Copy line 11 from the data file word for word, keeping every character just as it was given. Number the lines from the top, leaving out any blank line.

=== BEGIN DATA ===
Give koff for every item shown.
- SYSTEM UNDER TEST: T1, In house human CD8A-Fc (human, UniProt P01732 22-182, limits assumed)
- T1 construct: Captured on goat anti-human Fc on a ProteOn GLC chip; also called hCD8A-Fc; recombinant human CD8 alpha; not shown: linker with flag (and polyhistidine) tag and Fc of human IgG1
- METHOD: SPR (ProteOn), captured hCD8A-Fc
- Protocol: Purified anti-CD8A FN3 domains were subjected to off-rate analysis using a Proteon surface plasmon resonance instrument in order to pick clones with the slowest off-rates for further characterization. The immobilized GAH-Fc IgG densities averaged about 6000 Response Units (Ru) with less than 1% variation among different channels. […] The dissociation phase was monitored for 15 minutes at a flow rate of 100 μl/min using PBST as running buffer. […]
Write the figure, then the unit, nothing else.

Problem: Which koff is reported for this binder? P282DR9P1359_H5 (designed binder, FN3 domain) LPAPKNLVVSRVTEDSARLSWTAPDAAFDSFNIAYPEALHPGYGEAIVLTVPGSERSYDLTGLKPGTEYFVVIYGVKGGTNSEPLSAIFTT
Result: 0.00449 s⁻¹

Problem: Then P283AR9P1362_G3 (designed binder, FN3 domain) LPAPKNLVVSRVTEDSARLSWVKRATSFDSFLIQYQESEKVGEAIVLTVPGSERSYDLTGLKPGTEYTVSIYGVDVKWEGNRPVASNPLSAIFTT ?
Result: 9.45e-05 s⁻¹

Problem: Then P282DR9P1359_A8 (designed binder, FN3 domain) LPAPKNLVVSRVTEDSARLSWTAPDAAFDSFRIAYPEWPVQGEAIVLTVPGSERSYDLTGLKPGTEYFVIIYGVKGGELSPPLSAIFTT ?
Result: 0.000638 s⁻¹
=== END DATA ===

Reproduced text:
Problem: Then P282DR9P1359_A8 (designed binder, FN3 domain) LPAPKNLVVSRVTEDSARLSWTAPDAAFDSFRIAYPEWPVQGEAIVLTVPGSERSYDLTGLKPGTEYFVIIYGVKGGELSPPLSAIFTT ?